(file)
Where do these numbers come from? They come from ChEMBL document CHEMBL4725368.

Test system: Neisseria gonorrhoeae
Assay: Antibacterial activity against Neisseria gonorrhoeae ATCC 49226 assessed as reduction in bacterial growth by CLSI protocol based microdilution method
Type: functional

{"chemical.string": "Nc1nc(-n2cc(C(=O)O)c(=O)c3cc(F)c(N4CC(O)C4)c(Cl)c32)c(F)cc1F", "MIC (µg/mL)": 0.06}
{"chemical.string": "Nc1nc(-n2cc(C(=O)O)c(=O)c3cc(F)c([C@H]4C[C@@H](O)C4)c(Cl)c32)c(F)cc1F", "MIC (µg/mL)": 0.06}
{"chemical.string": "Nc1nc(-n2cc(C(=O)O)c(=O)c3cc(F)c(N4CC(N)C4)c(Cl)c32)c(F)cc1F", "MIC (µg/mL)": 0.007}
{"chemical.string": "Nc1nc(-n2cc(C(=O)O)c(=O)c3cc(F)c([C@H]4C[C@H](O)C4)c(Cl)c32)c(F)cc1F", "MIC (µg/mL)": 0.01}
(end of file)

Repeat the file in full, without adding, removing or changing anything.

Where do these numbers come from? They come from ChEMBL document CHEMBL4725368.

Test system: Neisseria gonorrhoeae
Assay: Antibacterial activity against Neisseria gonorrhoeae ATCC 49226 assessed as reduction in bacterial growth by CLSI protocol based microdilution method
Type: functional

{"chemical.string": "Nc1nc(-n2cc(C(=O)O)c(=O)c3cc(F)c(N4CC(O)C4)c(Cl)c32)c(F)cc1F", "MIC (µg/mL)": 0.06}
{"chemical.string": "Nc1nc(-n2cc(C(=O)O)c(=O)c3cc(F)c([C@H]4C[C@@H](O)C4)c(Cl)c32)c(F)cc1F", "MIC (µg/mL)": 0.06}
{"chemical.string": "Nc1nc(-n2cc(C(=O)O)c(=O)c3cc(F)c(N4CC(N)C4)c(Cl)c32)c(F)cc1F", "MIC (µg/mL)": 0.007}
{"chemical.string": "Nc1nc(-n2cc(C(=O)O)c(=O)c3cc(F)c([C@H]4C[C@H](O)C4)c(Cl)c32)c(F)cc1F", "MIC (µg/mL)": 0.01}